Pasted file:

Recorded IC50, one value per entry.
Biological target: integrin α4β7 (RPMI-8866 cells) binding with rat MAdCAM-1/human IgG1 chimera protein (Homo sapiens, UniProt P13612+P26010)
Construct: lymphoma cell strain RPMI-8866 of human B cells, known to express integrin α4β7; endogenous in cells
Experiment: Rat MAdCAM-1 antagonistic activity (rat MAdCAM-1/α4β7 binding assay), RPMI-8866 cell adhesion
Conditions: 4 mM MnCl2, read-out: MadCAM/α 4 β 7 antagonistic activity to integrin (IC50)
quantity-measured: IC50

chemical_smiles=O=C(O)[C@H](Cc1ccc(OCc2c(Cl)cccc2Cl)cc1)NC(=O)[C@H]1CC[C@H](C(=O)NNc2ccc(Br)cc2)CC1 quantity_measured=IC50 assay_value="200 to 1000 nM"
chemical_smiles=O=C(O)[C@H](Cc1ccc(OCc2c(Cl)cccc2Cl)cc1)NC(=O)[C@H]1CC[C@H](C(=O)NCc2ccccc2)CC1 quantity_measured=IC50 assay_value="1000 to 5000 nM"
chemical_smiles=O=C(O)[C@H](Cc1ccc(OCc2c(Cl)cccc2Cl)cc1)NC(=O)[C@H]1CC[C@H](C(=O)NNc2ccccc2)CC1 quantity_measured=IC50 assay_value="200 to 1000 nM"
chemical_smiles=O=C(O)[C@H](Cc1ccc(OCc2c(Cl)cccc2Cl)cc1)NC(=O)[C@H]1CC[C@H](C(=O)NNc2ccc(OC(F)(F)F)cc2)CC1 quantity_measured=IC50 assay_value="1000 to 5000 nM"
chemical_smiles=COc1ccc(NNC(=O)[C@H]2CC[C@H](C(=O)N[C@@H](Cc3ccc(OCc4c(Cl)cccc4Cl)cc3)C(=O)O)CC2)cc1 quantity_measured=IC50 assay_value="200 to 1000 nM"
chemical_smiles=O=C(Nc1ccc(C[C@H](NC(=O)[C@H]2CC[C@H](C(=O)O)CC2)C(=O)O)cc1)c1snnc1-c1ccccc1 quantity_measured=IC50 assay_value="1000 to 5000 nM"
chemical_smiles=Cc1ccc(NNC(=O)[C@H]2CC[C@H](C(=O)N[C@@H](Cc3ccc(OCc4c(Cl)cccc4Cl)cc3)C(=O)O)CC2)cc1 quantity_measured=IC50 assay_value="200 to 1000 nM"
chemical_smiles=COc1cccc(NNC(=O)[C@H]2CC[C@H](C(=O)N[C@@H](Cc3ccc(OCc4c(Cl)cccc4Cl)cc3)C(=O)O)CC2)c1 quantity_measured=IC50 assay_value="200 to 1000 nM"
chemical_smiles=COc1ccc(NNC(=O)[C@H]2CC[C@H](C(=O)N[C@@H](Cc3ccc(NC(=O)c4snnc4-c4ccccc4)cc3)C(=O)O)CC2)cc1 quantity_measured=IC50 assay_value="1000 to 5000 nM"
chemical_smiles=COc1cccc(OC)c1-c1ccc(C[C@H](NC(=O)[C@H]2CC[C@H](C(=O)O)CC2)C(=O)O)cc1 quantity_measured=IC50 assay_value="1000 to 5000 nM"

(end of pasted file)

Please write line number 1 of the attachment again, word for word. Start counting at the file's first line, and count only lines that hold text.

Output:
Recorded IC50, one value per entry.